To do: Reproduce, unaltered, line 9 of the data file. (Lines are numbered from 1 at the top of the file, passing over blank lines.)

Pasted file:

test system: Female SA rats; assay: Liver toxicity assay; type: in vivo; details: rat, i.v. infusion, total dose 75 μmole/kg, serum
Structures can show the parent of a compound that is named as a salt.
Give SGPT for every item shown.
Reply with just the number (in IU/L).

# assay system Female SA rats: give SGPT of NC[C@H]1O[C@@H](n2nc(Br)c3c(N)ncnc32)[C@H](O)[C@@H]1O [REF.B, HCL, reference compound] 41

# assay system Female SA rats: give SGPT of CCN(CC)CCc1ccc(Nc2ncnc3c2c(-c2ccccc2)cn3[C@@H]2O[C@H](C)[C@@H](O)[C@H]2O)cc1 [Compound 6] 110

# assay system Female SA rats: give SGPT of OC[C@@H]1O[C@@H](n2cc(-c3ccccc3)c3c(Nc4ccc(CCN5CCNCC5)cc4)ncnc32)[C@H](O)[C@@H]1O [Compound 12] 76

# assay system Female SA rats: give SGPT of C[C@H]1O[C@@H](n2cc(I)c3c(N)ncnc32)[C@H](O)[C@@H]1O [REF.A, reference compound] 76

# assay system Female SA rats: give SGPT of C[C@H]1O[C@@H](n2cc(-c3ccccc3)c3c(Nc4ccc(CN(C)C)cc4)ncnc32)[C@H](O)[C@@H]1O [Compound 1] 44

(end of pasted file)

# assay system Female SA rats: give SGPT of C[C@H]1O[C@@H](n2cc(-c3ccccc3)c3c(Nc4ccc(CN(C)C)cc4)ncnc32)[C@H](O)[C@@H]1O [Compound 1] 44